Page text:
Where else can one grab lunch for 50 cents and pet some farm animals but at Danville Area Community College’s Ag Day 2013?
Children and adults, including farmers and city dwellers alike, will find a variety of activities available from 9 a.m. to 2 p.m. Thursday in the Mary Miller Gym on the DACC campus.
Ag Day is free and open to the public, except for the farmer’s price barbecue sandwich lunch for 50 cents.
The event, which marks its 37th year, is hosted by DACC’s Ag Club, with the support of area agricultural organizations, businesses and individuals.
DACC instructor Craig Potter has organized Ag Day for the last 16 years.
“It started out as Farm/City Day,” he said of the event’s history.
The annual event wouldn’t be possible without the efforts of 60-plus FFA students from all over the area, including chapters at Georgetown-Ridge Farm, Armstrong-Potomac, Catlin, Chrisman, Hoopeston-Bismarck, Jamaica, Oakwood and Shiloh.
Long before the 1,750 expected visitors begin arriving that day, Potter said he and some of the FFA members will be turning on roasters and transporting livestock for the petting zoos.
Some FFA members help monitor the petting zoos while others help serve the meal, Potter said.
“We start at 7 a.m. to be ready to serve by 11 a.m.,” he said.
Potter is referring to serving the most popular feature of the event — which is certain to draw a crowd once again — the barbecue sandwich lunch.
The 50-cent lunch will be served from 11 a.m. to 12:30 p.m. in the Mary Miller Gym. Carryout lunches, however, will not be available.
The lunch will consist of a pork barbecue sandwich, applesauce, baked beans, potato chips and milk, pop or water and will be served for 50 cents — the price the farmer usually receives for these products after producing and selling them.
Donations beyond 50 cents are also welcome.
“We fed 1,500 in an hour last year,” Potter said.
“It takes at least 24 students to get the people through the lines quickly, and another eight to 10 students working behind the scenes,” he said.
Potter recalls the lunch used to cost 35 cents about 16 years ago when he took over the event, but the current 50-cent price hasn’t been raised in about 10 years and probably should be.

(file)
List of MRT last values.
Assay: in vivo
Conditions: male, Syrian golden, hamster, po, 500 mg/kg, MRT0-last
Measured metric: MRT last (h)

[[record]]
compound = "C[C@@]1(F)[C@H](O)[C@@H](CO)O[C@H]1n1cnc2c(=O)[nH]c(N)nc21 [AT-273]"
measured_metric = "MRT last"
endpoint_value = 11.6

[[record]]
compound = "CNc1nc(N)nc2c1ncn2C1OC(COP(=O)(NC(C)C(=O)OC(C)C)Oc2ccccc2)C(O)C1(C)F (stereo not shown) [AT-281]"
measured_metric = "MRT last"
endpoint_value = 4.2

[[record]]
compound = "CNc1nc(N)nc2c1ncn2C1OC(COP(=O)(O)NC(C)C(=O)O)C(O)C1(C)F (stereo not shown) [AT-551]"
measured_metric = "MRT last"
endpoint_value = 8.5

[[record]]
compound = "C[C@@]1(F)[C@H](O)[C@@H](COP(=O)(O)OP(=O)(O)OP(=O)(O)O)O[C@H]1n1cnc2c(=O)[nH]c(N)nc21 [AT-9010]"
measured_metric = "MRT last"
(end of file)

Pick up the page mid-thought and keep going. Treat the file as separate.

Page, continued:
At 50 cents, the lunch is not a money maker, but rather “a community service to show the role of agriculture in our community,” Potter said.
Besides the lunch, other activities offered that day include two barnyard petting zoos provided by the Georgetown-Ridge Farm and Armstrong-Potomac FFA chapters, pedal tractor pulls for the children hosted by the Catlin FFA, and tractor and farm equipment displays from Birkey’s.
The annual event also draws 1,300 to 1,500 children to pet and view the farm animals.
Many local schools and day care centers bring children to the Ag Day activities, with FFA students taking the children on tours through DACC’s ornamental horticultural building, the Harry Braun Technology Center and the college’s state-of-the-art greenhouse.
Potter said the number of schoolchildren in attendance at last year’s Ag Day was down because the event fell right before spring break, but that is not the case this year.
“We may be overrun with little kids this year,” he joked.
Marigolds and agriculture-related coloring books will be given away near the technology center.
Local FFA chapters, DACC, ag businesses and community organizations also will have exhibits and informational booths set up in the Mary Miller Gym.
A few of the ag-related organizations that will be on hand include Vermilion County Farm Bureau, Soil and Water Conservation District, U.S. Department of Agriculture and possibly a feed company.
“This event has a life of its own,” Potter said. “It’s amazing how it all comes together every year.”